Time went by and nothing got better. I had headaches, achiness, and started having trouble putting my thoughts into sentences. I saw a neurologist who once again started a smorgasbord of tests. Using my body as a human cushion was normal. What seemed like years of MRIs, spinal taps, and some things I have never heard of, led to the diagnosis of multiple sclerosis.

MS? Really? I was 21 years old.  My first round of treatment was a huge dose of steroids. I took 150 Prednisone pills followed by three days of IV steroids. My flare ups were bad, leaving me in the hospital for weeks at a time. I was a guinea pig for these pharmaceutical companies, injecting myself with a different medicine every month to see which worked best.

It was relieving to finally have a diagnosis and know what was wrong, but having MS is almost worse than not knowing. Heaven forbid I get sick and need to see a doctor. No one wants to treat someone with something like MS. Doctors immediately go to “it’s just the MS” and real problems get overlooked and never fixed. Honestly, the dentist even has trouble being your doctor.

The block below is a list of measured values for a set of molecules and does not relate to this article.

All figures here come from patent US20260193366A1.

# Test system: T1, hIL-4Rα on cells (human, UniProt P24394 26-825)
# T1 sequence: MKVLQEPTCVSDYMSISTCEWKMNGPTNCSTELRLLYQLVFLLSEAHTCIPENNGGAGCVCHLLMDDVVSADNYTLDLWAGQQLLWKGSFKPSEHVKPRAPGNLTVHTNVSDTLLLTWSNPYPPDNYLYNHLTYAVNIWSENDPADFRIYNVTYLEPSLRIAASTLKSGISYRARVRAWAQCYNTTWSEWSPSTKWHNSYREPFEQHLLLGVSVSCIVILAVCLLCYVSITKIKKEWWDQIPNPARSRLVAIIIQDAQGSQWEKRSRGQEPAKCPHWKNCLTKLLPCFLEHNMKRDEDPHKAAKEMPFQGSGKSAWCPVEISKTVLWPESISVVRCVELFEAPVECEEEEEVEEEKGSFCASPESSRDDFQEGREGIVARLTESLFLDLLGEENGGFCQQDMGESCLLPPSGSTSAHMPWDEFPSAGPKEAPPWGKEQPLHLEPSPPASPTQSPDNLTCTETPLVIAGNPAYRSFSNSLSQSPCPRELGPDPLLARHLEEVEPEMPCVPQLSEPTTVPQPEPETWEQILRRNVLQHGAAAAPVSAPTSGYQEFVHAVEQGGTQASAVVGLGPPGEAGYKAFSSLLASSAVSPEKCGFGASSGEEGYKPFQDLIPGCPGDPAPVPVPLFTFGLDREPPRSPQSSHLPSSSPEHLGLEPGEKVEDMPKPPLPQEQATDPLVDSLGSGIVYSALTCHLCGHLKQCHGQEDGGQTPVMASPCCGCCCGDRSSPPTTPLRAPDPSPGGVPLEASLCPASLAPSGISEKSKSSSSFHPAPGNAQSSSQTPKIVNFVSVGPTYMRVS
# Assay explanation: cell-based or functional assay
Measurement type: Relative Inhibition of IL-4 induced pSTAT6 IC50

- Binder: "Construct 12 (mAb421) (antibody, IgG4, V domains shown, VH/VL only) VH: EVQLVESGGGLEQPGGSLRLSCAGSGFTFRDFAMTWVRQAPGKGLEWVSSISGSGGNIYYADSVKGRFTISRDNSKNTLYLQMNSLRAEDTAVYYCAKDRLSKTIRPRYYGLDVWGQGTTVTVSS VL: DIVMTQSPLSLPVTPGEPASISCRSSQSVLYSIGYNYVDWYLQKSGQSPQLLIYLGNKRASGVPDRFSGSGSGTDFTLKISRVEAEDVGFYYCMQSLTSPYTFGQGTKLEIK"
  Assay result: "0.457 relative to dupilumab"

I have been on medicine almost my whole life. I have been seen for depression and spent my paychecks on medical bills. There may never be a cure for multiple sclerosis and I may always be popping pills and injecting things into my stomach, but I am happy to say that I do my hardest to not let my disability hinder me. I try to not let it even be a part of me and I live my life to the fullest.

I will be on anti-anxiety medicine forever but I also believe that I can do anything that I desire. That is something that no doctor can ever take from me.

Stacy Depew Ellis lives in Alabama with her husband. Stacy proudly supports the Alabama-Mississippi National Multiple Sclerosis Society and the Ronald McDonald House Charity, which provided housing for Stacy and her mother when she was in a treatment program in Philadelphia.

Pain News Network invites other readers to share their stories with us.  Send them to:

The information in this column should not be considered as professional medical advice, diagnosis or treatment. It is for informational purposes only and represent the author’s opinions alone. It does not inherently express or reflect the views, opinions and/or positions of Pain News Network.